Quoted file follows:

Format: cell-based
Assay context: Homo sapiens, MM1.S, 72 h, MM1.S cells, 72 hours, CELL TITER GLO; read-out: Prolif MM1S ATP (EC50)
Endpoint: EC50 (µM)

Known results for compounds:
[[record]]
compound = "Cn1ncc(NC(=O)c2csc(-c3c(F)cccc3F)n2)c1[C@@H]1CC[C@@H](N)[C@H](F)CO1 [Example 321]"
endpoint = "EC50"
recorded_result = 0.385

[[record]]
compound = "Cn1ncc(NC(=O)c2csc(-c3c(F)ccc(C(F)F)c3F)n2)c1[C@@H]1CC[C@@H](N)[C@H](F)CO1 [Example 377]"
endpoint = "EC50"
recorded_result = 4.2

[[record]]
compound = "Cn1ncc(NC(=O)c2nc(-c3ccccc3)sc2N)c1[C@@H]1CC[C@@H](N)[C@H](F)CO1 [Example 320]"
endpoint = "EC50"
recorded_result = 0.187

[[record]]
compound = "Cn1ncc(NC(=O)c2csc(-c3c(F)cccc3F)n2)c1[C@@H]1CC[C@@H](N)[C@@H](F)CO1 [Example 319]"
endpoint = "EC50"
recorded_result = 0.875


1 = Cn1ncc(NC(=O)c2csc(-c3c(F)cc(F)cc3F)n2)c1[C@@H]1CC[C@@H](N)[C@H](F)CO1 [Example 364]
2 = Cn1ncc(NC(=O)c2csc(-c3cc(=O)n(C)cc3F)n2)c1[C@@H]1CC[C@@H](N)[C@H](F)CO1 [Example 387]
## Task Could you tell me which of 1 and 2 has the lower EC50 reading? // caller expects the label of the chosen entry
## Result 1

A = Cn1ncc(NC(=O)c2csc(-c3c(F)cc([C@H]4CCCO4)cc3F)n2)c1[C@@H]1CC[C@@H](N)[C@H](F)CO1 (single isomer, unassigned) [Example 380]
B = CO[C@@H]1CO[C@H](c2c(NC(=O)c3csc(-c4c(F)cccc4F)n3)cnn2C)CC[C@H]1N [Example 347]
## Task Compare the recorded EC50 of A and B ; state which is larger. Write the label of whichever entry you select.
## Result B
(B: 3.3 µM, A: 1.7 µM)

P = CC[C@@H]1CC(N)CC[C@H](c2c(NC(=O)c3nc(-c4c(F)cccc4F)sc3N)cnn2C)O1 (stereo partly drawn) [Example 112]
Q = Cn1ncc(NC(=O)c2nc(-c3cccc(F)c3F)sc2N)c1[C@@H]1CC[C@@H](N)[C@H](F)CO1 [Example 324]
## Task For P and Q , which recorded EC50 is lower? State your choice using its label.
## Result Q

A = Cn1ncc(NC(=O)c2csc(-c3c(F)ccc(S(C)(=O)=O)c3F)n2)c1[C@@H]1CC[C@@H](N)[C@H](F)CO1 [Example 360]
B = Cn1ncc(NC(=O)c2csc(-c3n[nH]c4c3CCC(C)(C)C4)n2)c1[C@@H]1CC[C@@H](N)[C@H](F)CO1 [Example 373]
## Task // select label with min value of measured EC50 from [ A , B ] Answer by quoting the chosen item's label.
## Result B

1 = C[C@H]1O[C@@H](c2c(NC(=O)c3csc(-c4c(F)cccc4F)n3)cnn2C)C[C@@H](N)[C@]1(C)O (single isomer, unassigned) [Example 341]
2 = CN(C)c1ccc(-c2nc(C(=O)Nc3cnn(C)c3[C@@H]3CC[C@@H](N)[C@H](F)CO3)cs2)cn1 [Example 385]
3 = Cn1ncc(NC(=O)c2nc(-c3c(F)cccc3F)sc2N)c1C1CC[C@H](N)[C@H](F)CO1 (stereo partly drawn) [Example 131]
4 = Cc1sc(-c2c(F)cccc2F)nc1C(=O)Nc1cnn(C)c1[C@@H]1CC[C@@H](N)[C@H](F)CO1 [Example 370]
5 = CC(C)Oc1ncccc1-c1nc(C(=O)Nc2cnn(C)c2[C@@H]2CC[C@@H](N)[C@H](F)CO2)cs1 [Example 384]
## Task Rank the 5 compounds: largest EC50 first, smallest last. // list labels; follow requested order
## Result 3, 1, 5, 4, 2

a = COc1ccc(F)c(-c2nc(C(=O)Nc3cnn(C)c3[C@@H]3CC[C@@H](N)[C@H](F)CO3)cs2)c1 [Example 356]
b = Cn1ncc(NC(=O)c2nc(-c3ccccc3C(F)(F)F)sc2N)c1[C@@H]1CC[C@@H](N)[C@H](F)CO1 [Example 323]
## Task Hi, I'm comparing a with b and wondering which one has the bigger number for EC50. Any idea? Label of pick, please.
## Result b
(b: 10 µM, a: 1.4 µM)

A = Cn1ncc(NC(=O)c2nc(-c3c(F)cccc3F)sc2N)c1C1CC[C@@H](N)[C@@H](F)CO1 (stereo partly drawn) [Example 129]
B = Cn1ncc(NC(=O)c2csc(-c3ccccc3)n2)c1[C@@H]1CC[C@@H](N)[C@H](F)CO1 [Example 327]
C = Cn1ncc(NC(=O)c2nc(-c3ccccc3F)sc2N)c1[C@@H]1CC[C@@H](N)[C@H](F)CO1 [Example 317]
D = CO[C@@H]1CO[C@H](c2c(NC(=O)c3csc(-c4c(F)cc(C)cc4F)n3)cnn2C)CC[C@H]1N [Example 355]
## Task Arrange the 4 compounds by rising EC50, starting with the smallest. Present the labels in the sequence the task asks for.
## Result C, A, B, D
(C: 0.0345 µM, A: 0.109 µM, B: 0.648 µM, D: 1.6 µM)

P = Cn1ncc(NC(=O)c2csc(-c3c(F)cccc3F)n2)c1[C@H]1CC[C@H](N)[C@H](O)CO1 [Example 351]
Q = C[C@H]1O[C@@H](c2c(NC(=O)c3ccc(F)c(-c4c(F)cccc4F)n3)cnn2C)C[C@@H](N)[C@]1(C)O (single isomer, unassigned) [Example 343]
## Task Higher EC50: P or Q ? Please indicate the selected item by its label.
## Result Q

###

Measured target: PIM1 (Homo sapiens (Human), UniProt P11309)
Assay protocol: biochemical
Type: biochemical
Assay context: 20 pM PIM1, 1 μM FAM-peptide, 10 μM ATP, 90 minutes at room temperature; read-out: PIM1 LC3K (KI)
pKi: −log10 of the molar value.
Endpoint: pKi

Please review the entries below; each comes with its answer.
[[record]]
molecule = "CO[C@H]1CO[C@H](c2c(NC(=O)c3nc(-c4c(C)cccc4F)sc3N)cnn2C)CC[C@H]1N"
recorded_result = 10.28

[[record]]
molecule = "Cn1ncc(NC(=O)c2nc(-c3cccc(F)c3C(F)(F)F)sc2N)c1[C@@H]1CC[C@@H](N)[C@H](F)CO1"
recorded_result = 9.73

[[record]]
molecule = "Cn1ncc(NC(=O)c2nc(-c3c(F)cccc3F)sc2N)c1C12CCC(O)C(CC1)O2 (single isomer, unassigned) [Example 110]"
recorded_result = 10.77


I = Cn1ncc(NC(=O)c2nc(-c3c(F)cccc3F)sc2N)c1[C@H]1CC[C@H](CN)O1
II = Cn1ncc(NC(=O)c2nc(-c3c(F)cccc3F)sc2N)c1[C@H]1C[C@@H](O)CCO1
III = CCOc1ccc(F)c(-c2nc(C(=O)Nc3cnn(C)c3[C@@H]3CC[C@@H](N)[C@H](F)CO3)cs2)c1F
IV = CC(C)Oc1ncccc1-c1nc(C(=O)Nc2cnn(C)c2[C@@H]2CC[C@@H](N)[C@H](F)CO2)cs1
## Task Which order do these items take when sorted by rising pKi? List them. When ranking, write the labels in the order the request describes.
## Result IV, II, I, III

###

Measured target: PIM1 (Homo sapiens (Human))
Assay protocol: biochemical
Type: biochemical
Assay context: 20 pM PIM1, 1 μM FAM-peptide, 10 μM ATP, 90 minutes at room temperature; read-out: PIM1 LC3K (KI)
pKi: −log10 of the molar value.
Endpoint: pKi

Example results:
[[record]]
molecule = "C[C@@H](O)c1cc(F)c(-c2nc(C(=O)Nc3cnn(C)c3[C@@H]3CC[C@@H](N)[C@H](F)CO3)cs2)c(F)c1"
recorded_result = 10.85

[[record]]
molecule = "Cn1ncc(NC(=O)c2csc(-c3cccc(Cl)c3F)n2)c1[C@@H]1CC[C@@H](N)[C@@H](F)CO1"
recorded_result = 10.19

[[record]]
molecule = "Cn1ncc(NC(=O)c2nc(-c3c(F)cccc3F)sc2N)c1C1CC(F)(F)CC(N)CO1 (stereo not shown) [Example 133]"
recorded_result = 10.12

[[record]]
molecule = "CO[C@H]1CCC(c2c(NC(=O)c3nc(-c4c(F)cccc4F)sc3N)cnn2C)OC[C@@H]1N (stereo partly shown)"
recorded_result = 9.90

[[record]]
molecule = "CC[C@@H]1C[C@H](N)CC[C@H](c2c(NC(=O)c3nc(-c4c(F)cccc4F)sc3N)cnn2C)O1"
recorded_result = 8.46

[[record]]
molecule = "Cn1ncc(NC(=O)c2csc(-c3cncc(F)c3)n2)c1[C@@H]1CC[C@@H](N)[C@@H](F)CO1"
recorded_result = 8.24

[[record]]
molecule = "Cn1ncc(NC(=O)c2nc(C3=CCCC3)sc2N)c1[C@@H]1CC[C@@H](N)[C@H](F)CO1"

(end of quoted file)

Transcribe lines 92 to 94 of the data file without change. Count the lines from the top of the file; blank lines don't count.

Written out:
[[record]]
molecule = "C[C@@H](O)c1cc(F)c(-c2nc(C(=O)Nc3cnn(C)c3[C@@H]3CC[C@@H](N)[C@H](F)CO3)cs2)c(F)c1"
recorded_result = 10.85